Navy women possess some of the most powerful names in the world because they’ve spent their lives defining them. They’ve explored unknown worlds, commanded ships, invented supercomputer languages and piloted fighter jets. Discover their stories, see how they persevered and ask yourself one thing—with so many careers to choose from, what do you want your name to mean?
Kelley | Determination
Commander Kelley Jones was raised to never give up. Growing up in Alexandria, VA, her parents inspired her to give all that she had in school and in life. So, Kelley made a plan to reach for a far-off horizon and do something bigger.
Kelley joined the Navy to start her journey as a Surface Warfare Officer. She led Air Defense Units and Fleet Response Plans as Training Officer aboard the USS Gettysburg and received her Master’s in business, all while serving as senior staff to the Department of State. In 2017, she became the Executive Officer of the USS Donald Cook and, a few years later, the Captain, where she led the first American crew through the foreign waters of the Faroe Islands. Kelley has ventured above the Arctic Circle, into warm seas of the Arabian Gulf, to the coast of Spain and beyond. Her list of accolades is undeniable and Kelley has grown to be unstoppable. A force of energy all her own since she was a young girl, her name can only mean one thing—Determination.
Kristel | Confidence
Commander Kristel O’Cañas never saw the point in fitting in—because she was born to stand out. In her hometown of Odem, Texas, that is exactly what she did. Every day she learned to trust herself, to have an opinion and to try the tough stuff even if it scared her.
After graduating with a bachelor’s degree in Psychology from Boston University, Kristel joined the Navy to start her journey in the nuclear field through NROTC. She mastered the fields of fission, nuclear physics and fluid dynamics as part of the Nuclear Propulsion Officer Candidate Program (NUPOC). In 2007, she boarded her first aircraft carrier as a Nuclear Surface Warfare Officer. She commanded a team charged with the responsibility of powering a whole ship through humanitarian missions and training exercises both foreign and domestic. Today, she’s the Commanding Officer of the USS Whidbey Island. Every day she made her name mean something she always knew she had—Confidence.
Sara | Opportunity
Rear Admiral Sara Joyner grew up watching planes land across the lake near her house. At the time in the 70s, women weren’t allowed to fly military jets, but Sara was never looking at what she couldn’t do. She looked at the world with a “glass-half-full” perspective.
She applied to the Naval Academy and became one of the first women to graduate from its halls. She trained hard to earn her wings as a Naval Aviator in the most advanced tactical aircraft, eventually becoming the first woman to command a strike fighter squadron of her own and then the first woman to command an entire carrier air wing. Today, she has landed herself in the Pentagon as the first female Chief of Legislative Affairs where she works alongside Washington’s leaders. Her resume is filled with firsts, but Sara never set out to be the first—she simply accepted every chance the Navy gave her and made her name mean just that—Opportunity.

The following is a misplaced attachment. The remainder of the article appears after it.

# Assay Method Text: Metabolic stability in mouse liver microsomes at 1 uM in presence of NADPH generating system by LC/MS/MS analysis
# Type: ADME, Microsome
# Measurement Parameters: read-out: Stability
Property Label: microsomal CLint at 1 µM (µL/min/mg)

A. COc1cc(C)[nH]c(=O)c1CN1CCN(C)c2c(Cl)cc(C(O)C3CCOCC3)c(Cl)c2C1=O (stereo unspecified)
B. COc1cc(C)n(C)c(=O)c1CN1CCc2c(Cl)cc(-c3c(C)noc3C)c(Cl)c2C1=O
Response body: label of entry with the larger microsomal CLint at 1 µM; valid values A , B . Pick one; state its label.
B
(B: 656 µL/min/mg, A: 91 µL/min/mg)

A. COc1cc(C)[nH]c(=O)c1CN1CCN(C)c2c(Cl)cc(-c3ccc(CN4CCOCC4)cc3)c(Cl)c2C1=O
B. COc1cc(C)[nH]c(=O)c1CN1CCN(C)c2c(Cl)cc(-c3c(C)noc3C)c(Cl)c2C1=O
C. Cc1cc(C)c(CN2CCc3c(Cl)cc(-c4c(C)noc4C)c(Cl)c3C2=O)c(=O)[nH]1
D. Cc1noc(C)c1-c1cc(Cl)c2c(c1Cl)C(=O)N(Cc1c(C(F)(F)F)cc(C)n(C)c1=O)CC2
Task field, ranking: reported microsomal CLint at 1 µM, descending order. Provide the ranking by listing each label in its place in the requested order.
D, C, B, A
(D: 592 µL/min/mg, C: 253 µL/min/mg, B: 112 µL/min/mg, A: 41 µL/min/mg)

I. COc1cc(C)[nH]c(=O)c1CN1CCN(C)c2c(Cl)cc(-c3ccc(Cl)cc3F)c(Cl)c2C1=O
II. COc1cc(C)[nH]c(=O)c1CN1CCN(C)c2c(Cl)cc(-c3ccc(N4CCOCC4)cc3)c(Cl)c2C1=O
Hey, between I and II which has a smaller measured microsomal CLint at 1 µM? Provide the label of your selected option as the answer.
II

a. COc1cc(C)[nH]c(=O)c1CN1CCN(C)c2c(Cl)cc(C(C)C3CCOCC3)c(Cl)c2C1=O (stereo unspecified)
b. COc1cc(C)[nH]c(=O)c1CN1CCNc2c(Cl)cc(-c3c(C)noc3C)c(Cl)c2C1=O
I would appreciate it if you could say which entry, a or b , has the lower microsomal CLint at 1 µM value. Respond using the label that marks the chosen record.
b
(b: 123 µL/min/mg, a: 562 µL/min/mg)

Dominique | Adventure
Chief Dominique Saavedra was raised by strong, independent women. Her mother and grandmother both fostered her sense of adventure and drive, but her eagerness to speak up and need to “poke the bear” was all her own. So, when the chance to break away from the southern California world she knew came along, she just had to pick up a stick, and see what would happen.
Dominique joined the Navy as a Culinary Specialist aboard ships that traveled all over the world until an opportunity arose that would change her life forever. In 2010, policy changes gave women the chance to serve aboard submarines. Dominique joined a whole group of women to be the first to enter this new world. She worked hard to earn her place, eventually becoming the first enlisted woman to earn her silver dolphins as a fully trained submariner. Today, she is the embodiment of what it means to do more with what you have to give. Dominique is Adventure.
Most Powerful Women's Names
April | Integrity
Aviation Maintenance Administrationman
Bio: Ret. Fleet Master Chief April Beldo-Lilley. Four-time Command Master Chief, Force Master Chief, Fleet Master Chief and the first female African American Aircraft Carrier Command Master Chief. One who is the ultimate mentor.
Dianna | Boldness
Sonar Technician (Prior Ocean Systems Technician)
Bio: Ret. Chief Petty Officer Dianna Good Sky. First Native American woman to earn the rank of Navy Chief Petty Officer. One who goes after her dreams.
JoAnn | Daring
Air Traffic Controller
Bio: Ret. Fleet Master Chief JoAnn Ortloff. First female Fleet Master Chief of U.S. Naval Forces Europe and Africa. One with her hand raised.
Linda | Perseverance
Logistics Specialist (Prior Storekeeper)
Bio: Ret. Master Chief Linda “Sunny” Fox. First woman to qualify on the 40mm saluting battery as a company commander at RTC Orlando. One who fights back.
Jackey | Bravery
Mass Communication Specialist
Bio: Senior Chief Jackey Smith. Breast cancer survivor and first Combat Camerawoman to earn the Bronze Star. One in the middle of the action.
Yvette | Commitment
Surface Warfare Officer
Bio: RADM Yvette Davids. First Hispanic female to command a warship. One who perseveres.
Amy | Fearlessness
Bio: CAPT Amy Bauernschmidt. First woman to command a nuclear-powered aircraft carrier in history. One who isn't afraid of a challenge.
Heather | Optimism
Damage Controlman (Prior)
Bio: Master Chief Heather Charara. First female National Chief Recruiter. One to follow closely.
Michelle | Tenacity
Supply Corps Officer
Bio: VADM Michelle Skubic. First woman to lead NAVSUP and the Navy Supply Corps. One who stands for others.